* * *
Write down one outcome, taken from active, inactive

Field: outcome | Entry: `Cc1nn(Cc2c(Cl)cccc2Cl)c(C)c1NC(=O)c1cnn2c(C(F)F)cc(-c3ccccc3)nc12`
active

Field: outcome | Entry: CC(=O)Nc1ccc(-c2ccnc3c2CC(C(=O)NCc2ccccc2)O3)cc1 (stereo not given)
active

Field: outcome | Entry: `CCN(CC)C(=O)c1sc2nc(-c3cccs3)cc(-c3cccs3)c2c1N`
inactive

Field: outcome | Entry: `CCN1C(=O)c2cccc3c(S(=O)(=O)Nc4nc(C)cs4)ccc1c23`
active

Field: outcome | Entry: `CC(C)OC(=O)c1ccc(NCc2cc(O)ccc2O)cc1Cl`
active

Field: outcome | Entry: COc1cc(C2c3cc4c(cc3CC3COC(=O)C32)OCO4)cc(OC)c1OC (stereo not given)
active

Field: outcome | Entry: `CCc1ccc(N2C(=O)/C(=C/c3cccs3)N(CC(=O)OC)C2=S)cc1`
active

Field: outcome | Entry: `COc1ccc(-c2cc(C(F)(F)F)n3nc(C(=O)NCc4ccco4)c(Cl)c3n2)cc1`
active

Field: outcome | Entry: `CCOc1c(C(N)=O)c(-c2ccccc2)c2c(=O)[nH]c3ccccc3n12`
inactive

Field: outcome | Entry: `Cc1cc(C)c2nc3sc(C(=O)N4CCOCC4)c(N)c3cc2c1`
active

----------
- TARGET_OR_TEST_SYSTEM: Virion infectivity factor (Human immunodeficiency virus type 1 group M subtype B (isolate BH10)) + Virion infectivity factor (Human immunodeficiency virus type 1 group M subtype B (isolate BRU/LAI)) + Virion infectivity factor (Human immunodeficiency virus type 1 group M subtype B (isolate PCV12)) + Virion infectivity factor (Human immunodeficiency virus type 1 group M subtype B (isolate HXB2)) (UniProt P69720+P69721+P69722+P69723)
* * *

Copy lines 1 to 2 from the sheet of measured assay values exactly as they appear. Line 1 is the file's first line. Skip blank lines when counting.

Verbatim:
Write down one outcome, taken from active, inactive

Field: outcome | Entry: `Cc1nn(Cc2c(Cl)cccc2Cl)c(C)c1NC(=O)c1cnn2c(C(F)F)cc(-c3ccccc3)nc12`